In the 2008 presidential election, Barack Obama won the important Latino battleground states of Nevada, New Mexico, Colorado and Florida on his way to winning 365 total electoral college votes. The 46 electors in those four key states back in 2008 were part of the coalition, but in the ended they served more to run up the score, than provide the margin of victory. In 2012, due to declining approval of Obama among Whites, and a change in the number of electoral college votes during reapportionment, Latino voters, and Latino influence states are likely to play a very crucial role in determining which candidate gets to 270 electors. The four Latino battleground states have gained 3 seats in the U.S. House, resulting in 3 additional electoral college votes – 1 in Nevada and 2 in Florida. While Obama carried all four of these Latino states in 2008, the other states he won saw a loss of 9 electoral college votes in reapportionment, for a net loss of 6.
Thus, the starting point for 2012 is 359 electors for Obama and 179 for the Republican candidate with states breaking as they did in 2008. However, Obama approval hovers below 50%, ranging from 46% – 54% depending on the poll. That leaves a number of states he won in 2008 as likely Republican pick-ups in 2012. The most likely pick-ups for the Republicans in 2012 are North Carolina, Virginia, Indiana, Ohio, and the 2nd House district in Nebraska — that amounts to a total of 58 electoral college votes, dropping Obama to perhaps 301 electors, to 237 for the Republican opponent, under the new electoral vote state totals following the 2010 Census numbers.
While a dozen or so states will be targeted as battlegrounds in 2012, the 49 votes up for grabs in the four key Latino influence states may be the most competitive, and the most important for Obama to secure. These four states and their 49 electoral college votes have demonstrated growth for two straight reapportionments – they had 42 combined votes in the 2000 election, grew to 46 for 2004-2008, and now hold 49 votes; growth that was largely driven by the Latino population, as Sylvia Manzano points out. Not only are they growing, but they are highly competitive.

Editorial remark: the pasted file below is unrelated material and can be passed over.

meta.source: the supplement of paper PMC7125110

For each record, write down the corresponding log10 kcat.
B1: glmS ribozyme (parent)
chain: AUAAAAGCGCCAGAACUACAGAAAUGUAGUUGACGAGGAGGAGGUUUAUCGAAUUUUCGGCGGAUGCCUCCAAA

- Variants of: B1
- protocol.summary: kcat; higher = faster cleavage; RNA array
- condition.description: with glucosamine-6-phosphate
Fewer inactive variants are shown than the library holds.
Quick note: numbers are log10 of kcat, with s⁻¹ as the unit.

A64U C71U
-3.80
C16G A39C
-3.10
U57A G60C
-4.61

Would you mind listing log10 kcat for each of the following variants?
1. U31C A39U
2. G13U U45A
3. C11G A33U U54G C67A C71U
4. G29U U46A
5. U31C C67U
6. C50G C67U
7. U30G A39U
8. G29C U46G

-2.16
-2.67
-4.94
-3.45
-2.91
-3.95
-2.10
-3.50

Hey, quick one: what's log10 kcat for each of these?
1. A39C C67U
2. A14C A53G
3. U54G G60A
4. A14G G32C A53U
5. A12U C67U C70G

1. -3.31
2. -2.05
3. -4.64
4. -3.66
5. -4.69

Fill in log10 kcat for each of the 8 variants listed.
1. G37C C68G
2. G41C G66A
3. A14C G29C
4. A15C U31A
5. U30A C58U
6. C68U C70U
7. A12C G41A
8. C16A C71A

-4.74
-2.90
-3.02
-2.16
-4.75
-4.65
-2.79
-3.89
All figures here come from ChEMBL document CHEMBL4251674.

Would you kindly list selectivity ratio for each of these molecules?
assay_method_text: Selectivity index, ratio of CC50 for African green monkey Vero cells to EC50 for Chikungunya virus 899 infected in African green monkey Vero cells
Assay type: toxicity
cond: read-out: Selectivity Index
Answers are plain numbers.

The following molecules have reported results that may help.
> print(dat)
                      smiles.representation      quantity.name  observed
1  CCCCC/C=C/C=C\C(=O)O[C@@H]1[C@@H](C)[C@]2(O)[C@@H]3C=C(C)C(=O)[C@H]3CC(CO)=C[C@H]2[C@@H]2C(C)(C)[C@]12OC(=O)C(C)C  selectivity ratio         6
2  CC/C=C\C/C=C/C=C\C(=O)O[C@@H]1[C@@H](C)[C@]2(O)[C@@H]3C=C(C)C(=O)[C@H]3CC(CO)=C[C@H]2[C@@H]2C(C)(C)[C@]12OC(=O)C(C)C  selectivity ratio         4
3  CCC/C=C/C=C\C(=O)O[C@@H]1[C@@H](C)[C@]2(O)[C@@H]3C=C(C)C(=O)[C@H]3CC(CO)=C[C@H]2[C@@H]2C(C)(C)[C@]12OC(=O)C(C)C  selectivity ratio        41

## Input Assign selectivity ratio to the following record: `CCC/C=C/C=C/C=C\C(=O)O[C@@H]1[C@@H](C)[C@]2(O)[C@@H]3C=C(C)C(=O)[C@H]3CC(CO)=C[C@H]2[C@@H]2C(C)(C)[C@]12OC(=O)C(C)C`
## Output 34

In 2010, New Mexico and Nevada elected Republican Latino governors, and Florida a Republican Latino U.S. Senator, creating some buzz that with these surrogates, Republicans may attempt to chip away at Obama’s strong Latino numbers in each state in 2008. Indeed, if Obama has only 301 votes leaning towards his column in 2012 these 49 Latino-influence electoral votes are absolutely crucial – without which he’d be left with just 252 votes. Can he win Ohio in 2012? Maybe. But is he willing to risk re-election on the Buckeye state, or is there more of an opportunity for him in Latino-influence states?
There are limitless possibilities of dividing up the electoral map as we look towards 2012, however it is almost impossible for Obama (as it was for Kerry) to get to 270 electors without winning a minimum of 3 out of 4 of these Latino-influence states. For example, if Obama loses Florida (29 votes) but wins Colorado (9), Nevada (6) and New Mexico (5) he would end up with 272 votes and be re-elected. If he fails to win New Mexico (as Kerry did in 2004), those five electors shift to the GOP side giving them 271 votes. If Obama wins New Mexico, but can’t hold Nevada, those six electors would give the GOP 272 votes. Anyway you look at the map in 2012, Obama needs to hold all three of these critical Southwestern states, and the Latino vote, growing in size and influence, will certainly make the difference, just as they did in 2010.